Lebanese Security Forces Clash With Protesters, Dozens Injured

  • Protesters accused the security forces of firing rubber bullets in the vicinity of Parliament, so they threw stones at the security forces.
  • Protesters intended to reiterate the demands of the popular uprising that began on October 17, to form a government of independents and technocrats.
  • The Lebanese Red Cross said medical teams are working to assist the injured.

The Lebanese Red Cross announced the injury of 75 protesters, as a result of clashes between security and protesters in Beirut, in the vicinity of Parliament in central Beirut. The demonstrators threw firecrackers and stones towards the security forces in the vicinity of Najma Square, and also threw steel separators towards them, trying to storm the iron fence.

The 2019 Lebanese protests, nicknamed the Tax Intifada, are a series of country-wide, non-sectarian protests in response to the government’s failure to find solutions to an economic crisis that has been looming for the past year. It is suspected that the direct trigger to the protests were due to the planned taxes on gasoline, tobacco and online phone calls such as through WhatsApp.

Protesters accused the security forces of firing rubber bullets in the vicinity of Parliament, so they threw stones at the security forces. This comes as the Lebanese internal security said that there was a violent and direct exposure to riot police at one of the entrances to the parliament. Thousands of demonstrators flocked to the streets of Beirut on Saturday, as protesters chanted slogans including “the people want to topple the regime,” while security forces erected iron barriers and barbed wire at the entrances to the House of Representatives, before resorting to using water cannons to disperse the demonstrators.

“We Will Not Pay the Price”

Under the title, “we will not pay the price,” protest marches were launched from more than one region, to meet in the vicinity of the Parliament. Protesters intended to reiterate the demands of the popular uprising that began on October 17, to form a government of independents and technocrats. Under the Al-Dora Bridge in the Burj Hammoud area, a popular march towards the Parliament began to meet with marches from other regions.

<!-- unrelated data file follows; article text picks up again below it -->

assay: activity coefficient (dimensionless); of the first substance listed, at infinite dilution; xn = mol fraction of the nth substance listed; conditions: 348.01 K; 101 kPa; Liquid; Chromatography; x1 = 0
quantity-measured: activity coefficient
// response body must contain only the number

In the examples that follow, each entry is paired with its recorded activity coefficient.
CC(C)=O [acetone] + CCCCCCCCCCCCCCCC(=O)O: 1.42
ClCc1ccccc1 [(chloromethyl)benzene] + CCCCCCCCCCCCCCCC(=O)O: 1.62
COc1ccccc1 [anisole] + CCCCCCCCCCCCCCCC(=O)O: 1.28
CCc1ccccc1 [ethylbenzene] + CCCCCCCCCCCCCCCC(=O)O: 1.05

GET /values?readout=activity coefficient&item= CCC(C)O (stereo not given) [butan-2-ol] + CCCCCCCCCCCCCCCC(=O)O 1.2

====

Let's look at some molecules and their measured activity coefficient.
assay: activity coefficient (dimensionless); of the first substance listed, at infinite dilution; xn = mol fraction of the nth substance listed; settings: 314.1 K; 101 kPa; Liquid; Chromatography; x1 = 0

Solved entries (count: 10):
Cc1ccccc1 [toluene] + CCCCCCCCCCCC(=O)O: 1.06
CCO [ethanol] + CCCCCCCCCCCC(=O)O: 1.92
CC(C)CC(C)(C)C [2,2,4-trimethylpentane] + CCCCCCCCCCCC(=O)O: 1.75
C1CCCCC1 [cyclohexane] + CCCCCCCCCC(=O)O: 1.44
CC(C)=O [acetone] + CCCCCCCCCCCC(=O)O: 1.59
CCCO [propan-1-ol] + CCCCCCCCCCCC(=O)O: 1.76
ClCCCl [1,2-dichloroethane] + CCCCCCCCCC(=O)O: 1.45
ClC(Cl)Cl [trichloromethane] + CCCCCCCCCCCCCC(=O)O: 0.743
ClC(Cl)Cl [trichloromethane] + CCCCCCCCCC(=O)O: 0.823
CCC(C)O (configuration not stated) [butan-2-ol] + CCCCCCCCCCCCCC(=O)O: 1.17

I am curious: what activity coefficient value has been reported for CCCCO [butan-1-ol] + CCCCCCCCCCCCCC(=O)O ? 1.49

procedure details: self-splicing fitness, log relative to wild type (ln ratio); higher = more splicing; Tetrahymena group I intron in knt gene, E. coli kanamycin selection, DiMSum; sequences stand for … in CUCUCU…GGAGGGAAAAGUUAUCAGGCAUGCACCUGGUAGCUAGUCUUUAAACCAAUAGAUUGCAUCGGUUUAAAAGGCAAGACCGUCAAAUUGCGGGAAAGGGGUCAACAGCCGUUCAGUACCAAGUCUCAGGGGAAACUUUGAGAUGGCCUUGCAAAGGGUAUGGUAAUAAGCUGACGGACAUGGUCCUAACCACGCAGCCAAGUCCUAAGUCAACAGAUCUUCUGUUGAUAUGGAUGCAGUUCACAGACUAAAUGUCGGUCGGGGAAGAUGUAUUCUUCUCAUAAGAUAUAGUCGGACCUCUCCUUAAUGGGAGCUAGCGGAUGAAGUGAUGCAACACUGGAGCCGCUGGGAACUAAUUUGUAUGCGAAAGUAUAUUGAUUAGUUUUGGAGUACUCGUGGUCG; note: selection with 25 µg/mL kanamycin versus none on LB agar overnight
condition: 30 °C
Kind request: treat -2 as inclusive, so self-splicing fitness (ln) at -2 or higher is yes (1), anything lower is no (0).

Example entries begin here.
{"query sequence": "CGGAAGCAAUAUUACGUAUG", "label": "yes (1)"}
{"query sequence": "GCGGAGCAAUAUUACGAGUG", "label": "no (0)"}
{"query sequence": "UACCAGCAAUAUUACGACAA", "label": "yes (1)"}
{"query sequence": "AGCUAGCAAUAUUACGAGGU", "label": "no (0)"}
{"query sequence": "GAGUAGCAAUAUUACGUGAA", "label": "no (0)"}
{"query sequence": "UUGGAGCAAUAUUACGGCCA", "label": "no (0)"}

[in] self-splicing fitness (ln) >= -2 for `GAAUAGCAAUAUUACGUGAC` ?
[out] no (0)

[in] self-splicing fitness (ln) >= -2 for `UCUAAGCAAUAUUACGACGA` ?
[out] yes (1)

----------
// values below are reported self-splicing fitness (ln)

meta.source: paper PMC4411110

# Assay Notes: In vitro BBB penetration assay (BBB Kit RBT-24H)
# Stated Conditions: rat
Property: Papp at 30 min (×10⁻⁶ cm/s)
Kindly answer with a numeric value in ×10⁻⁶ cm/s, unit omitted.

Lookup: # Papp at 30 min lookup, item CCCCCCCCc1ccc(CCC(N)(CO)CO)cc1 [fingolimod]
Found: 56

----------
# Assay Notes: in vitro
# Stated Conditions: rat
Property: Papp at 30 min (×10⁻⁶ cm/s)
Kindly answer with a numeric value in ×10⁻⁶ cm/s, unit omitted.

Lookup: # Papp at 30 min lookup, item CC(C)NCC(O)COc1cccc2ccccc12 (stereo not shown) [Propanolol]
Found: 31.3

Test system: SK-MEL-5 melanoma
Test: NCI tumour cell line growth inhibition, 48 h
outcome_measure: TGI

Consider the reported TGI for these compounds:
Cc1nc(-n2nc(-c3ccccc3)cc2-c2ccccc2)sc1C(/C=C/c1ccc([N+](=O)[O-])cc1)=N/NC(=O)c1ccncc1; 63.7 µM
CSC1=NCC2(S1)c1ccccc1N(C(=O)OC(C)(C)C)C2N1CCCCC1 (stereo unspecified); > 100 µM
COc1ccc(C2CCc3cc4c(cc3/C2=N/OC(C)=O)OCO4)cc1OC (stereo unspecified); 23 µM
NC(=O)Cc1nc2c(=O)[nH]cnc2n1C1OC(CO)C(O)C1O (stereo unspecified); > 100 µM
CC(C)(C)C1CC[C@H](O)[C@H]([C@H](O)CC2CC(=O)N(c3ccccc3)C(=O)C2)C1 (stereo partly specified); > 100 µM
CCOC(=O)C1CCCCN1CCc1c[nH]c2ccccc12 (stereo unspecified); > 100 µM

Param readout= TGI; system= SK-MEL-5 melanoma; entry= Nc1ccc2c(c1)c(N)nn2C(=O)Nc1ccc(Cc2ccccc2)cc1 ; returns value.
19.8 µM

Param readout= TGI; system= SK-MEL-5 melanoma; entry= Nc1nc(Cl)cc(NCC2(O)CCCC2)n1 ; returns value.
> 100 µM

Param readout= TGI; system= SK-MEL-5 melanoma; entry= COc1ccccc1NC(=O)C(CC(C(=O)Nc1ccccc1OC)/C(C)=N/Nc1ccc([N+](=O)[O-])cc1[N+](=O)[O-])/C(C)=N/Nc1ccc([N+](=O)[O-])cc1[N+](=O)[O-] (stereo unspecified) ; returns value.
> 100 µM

Saad Hariri is a Lebanese politician who has been the Prime Minister of Lebanon since December 2016. He was also the Prime Minister from November 2009 to June 2011. He is the second son of former Lebanese Prime Minister Rafic Hariri, who was assassinated in 2005.

Likewise, the protesters flocked to the Barbir Square before they headed in a march to the Ministry of Finance, and then to the Association of Banks and the House of Representatives. From Sassine Square in Ashrafieh, a demonstration was launched towards the Ministry of Finance in Adliya, then the Association of Banks. Northward, more than 15 buses departed from Tripoli, towards the center of Beirut, with a large convoy of cars from northern regions, to participate in the demonstration in front of the House of Representatives.

Towards the Center of Beirut

The security forces kept pace with the marches towards the center of Beirut and demanded the expression of peaceful protests and the prevention of encroachment on public and private property. Since the protests that prompted Prime Minister Saad Hariri to resign last October, Lebanon has failed to agree on a new government or a rescue plan for the heavily indebted economy. Meanwhile, the Lebanese pound has lost almost half its value, and this has led to high prices and a collapse in confidence in banks.

The Lebanese Red Cross said medical teams are working to assist the injured. A number of people were injured earlier this evening, as a result of clashes between security forces and supporters of the Hezbollah group and the Amal movement, who stormed the Najma Square. Hezbollah and Amal (two Shiite movements) were not immediately available to comment. They usually deny any connection between the two movements and young people, who occasionally attack people participating in popular anti-power protests in Lebanon since October last year.

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Joyce Davis

My history goes back to 2002 and I  worked as a reporter, interviewer, news editor, copy editor, managing editor, newsletter founder, almanac profiler, and news radio broadcaster.

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